I’ve read a few nervous posts about a recent report that stated that the number of Christians in the United States was declining. My life as a Christian brings me a great deal of meaning and peace. So, while I want others to have the same peace that I enjoy, I’m not panicked about the declining numbers in a great deal of churches in the U.S., and you don’t have to be either. Here’s why:
Numbers Aren’t Always Honest
There was a time when being a Christian was a popular thing to be. Or, maybe the other options were very unpopular. Whatever the case, in the past it was easier to declare yourself a Christian than it was to align with something else. There were also advantages with throwing in with the Christian camp, whether you were or not. Your neighbors may have trusted you more, and it wasn’t like there was a Buddhist temple on the corner as another alternative. Also, it’s easy to say you are a Christian whether you are really committed to it or not, sort of like being a Democrat or a Miami Dolphins fan. We live in a generation where religious options are limitless and “declaring” yourself a Christian isn’t that advantageous anymore. In fact, it might gain you a few strange looks in certain places. I believe a big part of the numbers that are shrinking are people who weren’t necessarily Christian, but just didn’t have another box they wanted to check. Losing folks who were never really Christians to begin with isn’t a devastating loss, just an honest clarification.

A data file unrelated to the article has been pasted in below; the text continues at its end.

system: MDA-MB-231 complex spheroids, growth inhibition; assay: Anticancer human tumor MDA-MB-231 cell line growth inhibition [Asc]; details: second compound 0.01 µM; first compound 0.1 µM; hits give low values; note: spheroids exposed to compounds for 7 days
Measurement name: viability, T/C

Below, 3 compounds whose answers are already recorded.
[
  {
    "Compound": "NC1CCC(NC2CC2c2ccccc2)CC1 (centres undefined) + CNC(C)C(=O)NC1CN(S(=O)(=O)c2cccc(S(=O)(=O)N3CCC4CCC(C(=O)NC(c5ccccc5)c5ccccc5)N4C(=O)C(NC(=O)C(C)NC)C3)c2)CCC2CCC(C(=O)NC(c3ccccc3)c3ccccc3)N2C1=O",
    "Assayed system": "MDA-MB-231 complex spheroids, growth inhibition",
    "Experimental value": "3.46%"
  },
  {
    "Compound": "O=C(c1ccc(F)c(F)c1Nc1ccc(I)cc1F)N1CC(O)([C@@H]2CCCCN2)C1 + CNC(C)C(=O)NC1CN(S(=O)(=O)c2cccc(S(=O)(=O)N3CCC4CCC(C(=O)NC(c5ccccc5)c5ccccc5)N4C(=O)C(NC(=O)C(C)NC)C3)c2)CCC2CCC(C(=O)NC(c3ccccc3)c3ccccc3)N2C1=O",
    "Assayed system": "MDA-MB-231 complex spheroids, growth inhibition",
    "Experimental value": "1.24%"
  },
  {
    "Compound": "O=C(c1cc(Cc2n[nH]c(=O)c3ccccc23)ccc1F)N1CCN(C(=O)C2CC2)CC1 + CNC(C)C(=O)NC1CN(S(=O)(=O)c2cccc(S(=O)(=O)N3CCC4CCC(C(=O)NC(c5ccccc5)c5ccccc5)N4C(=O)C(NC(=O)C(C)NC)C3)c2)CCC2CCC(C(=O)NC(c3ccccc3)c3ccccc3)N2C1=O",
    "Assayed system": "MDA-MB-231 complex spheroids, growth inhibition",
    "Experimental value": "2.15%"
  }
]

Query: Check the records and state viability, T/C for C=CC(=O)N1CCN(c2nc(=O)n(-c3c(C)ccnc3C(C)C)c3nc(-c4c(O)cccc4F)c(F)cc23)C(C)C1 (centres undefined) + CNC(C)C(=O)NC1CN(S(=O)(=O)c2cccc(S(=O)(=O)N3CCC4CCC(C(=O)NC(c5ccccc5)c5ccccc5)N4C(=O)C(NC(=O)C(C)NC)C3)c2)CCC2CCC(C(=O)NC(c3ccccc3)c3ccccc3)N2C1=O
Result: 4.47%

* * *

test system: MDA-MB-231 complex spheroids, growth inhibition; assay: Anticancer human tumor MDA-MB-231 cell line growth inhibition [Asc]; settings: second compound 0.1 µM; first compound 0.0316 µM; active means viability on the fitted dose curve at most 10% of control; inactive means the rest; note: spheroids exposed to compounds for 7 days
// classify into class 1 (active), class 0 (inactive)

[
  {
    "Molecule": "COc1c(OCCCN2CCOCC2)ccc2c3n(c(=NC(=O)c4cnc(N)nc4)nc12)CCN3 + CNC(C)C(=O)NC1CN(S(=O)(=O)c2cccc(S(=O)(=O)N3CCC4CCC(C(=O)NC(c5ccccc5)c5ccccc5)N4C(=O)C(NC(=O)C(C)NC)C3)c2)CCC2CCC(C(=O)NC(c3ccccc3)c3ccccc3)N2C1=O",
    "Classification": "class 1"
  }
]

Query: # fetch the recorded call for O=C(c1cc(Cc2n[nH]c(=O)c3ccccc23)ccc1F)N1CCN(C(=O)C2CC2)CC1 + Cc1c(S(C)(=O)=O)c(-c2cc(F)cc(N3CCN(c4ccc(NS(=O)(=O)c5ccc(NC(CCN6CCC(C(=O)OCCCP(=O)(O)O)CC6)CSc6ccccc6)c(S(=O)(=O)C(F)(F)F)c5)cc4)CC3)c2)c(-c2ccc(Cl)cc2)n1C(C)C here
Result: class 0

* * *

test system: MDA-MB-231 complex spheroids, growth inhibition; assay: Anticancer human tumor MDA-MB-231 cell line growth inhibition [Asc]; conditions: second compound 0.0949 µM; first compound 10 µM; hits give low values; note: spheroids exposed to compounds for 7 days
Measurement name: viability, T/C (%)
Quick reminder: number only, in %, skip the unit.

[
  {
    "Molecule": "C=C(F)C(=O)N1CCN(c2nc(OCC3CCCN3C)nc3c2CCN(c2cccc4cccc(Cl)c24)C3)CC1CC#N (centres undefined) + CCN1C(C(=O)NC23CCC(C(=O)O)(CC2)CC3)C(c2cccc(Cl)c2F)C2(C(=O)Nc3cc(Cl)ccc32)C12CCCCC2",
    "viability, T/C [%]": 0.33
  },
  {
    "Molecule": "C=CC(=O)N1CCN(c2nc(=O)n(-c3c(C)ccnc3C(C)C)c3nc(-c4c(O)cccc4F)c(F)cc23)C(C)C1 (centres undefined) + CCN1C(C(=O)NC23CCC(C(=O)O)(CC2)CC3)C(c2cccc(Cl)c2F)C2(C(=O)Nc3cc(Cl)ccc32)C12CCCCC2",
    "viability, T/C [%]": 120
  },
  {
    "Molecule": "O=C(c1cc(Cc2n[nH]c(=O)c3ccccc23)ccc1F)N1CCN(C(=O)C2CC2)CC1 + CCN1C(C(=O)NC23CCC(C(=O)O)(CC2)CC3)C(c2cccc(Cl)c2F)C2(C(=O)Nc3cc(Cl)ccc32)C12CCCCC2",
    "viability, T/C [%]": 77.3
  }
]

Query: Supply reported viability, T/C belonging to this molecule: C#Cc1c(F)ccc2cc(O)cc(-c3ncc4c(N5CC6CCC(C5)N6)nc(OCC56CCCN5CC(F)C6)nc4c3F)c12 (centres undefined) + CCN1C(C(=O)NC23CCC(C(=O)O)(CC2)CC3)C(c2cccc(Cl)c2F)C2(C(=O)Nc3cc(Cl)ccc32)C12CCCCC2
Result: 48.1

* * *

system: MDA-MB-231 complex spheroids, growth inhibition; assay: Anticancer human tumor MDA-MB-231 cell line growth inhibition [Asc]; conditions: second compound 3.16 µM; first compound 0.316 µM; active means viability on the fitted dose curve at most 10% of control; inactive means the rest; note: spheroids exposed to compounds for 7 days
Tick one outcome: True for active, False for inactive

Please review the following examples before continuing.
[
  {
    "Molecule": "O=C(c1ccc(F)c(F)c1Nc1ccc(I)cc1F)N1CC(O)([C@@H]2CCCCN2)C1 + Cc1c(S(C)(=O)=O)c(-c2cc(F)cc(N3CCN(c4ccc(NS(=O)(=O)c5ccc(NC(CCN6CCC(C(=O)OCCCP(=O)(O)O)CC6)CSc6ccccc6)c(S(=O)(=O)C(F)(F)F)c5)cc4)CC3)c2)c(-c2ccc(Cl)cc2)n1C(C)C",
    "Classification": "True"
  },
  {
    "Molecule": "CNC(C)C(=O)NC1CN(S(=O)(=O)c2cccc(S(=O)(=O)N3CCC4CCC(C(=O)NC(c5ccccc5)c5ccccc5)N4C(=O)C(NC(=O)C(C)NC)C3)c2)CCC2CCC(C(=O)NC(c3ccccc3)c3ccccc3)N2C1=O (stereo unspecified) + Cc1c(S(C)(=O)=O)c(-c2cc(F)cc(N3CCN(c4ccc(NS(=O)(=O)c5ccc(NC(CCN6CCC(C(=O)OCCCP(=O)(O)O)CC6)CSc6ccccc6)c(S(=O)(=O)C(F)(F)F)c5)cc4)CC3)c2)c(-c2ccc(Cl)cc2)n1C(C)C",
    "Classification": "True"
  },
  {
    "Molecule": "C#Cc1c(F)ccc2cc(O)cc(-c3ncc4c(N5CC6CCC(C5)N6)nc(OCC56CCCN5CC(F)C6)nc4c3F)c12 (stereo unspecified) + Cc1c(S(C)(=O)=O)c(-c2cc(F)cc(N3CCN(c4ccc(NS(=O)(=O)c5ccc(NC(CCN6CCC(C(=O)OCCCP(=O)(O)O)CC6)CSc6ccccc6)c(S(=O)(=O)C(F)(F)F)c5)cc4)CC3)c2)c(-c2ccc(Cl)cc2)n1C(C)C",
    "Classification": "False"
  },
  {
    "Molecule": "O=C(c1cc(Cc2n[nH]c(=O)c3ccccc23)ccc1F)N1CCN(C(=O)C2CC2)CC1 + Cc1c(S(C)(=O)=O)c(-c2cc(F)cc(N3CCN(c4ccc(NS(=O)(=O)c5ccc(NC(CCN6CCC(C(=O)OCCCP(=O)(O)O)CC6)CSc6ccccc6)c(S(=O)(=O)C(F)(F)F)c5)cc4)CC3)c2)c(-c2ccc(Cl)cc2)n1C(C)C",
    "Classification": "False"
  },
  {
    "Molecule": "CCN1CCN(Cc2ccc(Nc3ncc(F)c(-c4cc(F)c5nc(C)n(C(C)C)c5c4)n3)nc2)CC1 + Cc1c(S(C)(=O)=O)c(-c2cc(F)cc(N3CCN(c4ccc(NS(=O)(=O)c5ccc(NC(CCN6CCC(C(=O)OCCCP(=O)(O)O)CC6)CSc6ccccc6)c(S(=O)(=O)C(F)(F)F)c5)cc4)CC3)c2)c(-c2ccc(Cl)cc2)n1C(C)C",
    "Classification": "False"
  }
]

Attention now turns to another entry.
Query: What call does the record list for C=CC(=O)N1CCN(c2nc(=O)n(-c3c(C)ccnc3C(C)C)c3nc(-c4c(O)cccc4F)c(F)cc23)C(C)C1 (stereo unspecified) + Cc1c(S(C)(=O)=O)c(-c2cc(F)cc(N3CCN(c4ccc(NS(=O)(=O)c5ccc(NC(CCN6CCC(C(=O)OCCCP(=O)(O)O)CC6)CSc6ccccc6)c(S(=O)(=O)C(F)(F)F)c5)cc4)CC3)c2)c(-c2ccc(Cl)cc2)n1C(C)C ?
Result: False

Our Desire For A Majority Hasn’t Always Been Healthy
Nowhere in the Bible does it encourage the spread of Christianity so as to create a political majority and thereby effect change. That was never the plan. The letters written by the early church shortly after Jesus’ death and resurrection offer a different approach. Those writers described a personal commitment to follow Jesus Christ that resulted in a community of likeminded people committed to service and truth. Change wasn't going to come as a new set of rules for everyone in the nation to follow. Better rules do not necessarily create better people. That sort of outside-in approach in which obedience is demanded only creates silent compliance or angry defiance. Early Christians were changed by an internal commitment that led to external expression. Those that followed Jesus, cared for the poor, and were eager to offer mercy and hope. That sort of life often leads to inspiration. The best bet for the church of today is to stop obsessing over numbers and start focusing on caring for the people in our communities. Love wins when arguments fail, and that will never stop being true, regardless of the numbers.
Photo Courtesy of Death To Stock Photo
Also, I am a Miami Dolphins fan, I'm committed, and it's pretty awful.